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Estill Mitts, 68, who lives near the Miracle Mile district of Los Angeles, recruited homeless people from the “Skid Row” section of Los Angeles as part of a widespread scheme to defraud Medicare and Medi-Cal by providing unnecessary health services. He was sentenced this week to 18 months in federal prison and ordered Mitts to pay more than $9.8 million in restitution. In sentencing Mitts the federal judge stated that Mitts’ conduct was “fueled by greed to enrich himself,” and “breeds contempt for, leads to a lack of confidence in, and threatens the stability of” the Medicare program.

The Skid Row “capping” — or illegal referral — scheme was discovered in the fall of 2006 after local authorities observed some patients discharged from a local hospital being “dumped” on Skid Row. The patients subsequently reported that they had been paid to go to the hospital.

Mitts “was a ring-leader in a significant, long-term, serious crime that used the homeless as fodder for exploiting the Medicare and Medi-Cal programs,” prosecutors wrote in a sentencing memo filed with the court. Mitts admitted that he received more than $1 million in kickbacks from three hospitals that took in the illegally referred patients from Skid Row.

From 2004 until October 2007, Mitts operated the Assessment Center, a facility on East Seventh Street in downtown Los Angeles that was also known as 7th Street Christian Day Center. “Mitts employed individuals he called ‘stringers’ to recruit homeless people with promises of small payments,” according to the sentencing memorandum. “The Assessment Center was not a medical clinic, but a site that defendant used for the purpose of recruiting homeless Medicare and Medi-Cal beneficiaries for referral to three hospitals — City of Angels Hospital, Los Angeles Metropolitan Medical Center, and Tustin Hospital and Medical Center. Defendant and others working for him would recruit homeless beneficiaries for in-patient hospital admissions whether or not such hospitalizations were medically necessary.”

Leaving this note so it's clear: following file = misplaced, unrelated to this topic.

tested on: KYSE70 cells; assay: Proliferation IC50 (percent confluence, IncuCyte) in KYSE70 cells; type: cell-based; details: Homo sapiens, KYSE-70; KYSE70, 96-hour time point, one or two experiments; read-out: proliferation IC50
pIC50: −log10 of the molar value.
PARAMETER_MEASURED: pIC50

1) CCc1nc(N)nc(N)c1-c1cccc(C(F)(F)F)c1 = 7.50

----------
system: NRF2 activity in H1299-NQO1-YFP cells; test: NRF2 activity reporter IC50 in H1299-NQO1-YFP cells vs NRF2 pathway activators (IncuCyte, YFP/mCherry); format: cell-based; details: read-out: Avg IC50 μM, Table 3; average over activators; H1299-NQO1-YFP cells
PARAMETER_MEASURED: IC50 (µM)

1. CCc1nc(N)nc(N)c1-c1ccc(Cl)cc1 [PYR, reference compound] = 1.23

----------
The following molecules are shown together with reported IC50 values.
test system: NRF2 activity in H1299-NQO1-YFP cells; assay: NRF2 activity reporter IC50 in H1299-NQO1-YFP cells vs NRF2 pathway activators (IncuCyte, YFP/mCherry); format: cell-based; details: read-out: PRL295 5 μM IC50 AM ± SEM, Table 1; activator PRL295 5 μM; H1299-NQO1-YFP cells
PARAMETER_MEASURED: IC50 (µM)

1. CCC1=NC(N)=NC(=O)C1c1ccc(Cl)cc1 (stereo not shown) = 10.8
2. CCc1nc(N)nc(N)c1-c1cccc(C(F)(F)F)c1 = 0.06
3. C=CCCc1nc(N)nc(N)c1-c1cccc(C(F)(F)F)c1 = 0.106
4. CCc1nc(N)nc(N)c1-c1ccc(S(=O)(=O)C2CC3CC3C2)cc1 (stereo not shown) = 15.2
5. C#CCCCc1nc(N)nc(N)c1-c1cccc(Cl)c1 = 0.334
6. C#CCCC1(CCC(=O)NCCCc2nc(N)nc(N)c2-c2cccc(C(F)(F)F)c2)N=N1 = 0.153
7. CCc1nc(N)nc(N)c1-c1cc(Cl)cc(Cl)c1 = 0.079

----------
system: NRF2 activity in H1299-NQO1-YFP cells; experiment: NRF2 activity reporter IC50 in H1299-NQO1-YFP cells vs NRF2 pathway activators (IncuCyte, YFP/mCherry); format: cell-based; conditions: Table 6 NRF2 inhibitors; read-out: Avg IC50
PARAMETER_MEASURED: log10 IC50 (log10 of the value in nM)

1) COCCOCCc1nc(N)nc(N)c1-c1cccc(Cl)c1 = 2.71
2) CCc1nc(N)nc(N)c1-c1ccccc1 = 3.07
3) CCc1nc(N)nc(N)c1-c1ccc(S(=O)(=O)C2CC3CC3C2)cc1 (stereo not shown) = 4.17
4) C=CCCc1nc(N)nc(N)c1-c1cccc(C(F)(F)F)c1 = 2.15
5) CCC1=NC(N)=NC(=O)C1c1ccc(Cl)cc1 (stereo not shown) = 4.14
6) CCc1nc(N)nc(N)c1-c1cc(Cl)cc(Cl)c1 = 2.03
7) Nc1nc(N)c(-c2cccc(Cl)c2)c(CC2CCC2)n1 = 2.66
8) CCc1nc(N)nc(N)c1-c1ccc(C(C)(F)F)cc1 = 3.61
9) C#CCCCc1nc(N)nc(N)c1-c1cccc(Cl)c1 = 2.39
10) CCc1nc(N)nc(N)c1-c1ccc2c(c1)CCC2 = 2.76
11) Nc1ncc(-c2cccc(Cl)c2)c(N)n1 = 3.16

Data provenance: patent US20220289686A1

In relation to the tax evasion count, Mitts admits in the plea agreement that he failed to report more than $479,000 in income in 2005 and more than $620,000 in income in 2006. By failing to report this income, the Internal Revenue Service suffered losses of $349,857.

Mitts pleaded guilty in 2008 to conspiracy to commit health care fraud, money laundering and tax evasion. Mitts’ sentencing was delayed a number of times as he provided assistance to the government’s investigation that has led to 11 defendants being charged and convicted.

Mitts is the latest in a series of defendant to be sentenced in relation to the Skid Row investigation. For example, Robert Bourseau, one of the owners of City of Angels, was sentenced to 37 months in prison, and Dante Nicholson, the director of marketing at City of Angels, who also cooperated with the government in its investigation, was sentenced to one year in prison. Late last year, a doctor who admitted homeless patients to the Tustin Hospital and Medical Center after they had been driven from Skid Row was sentenced to one year in federal prison.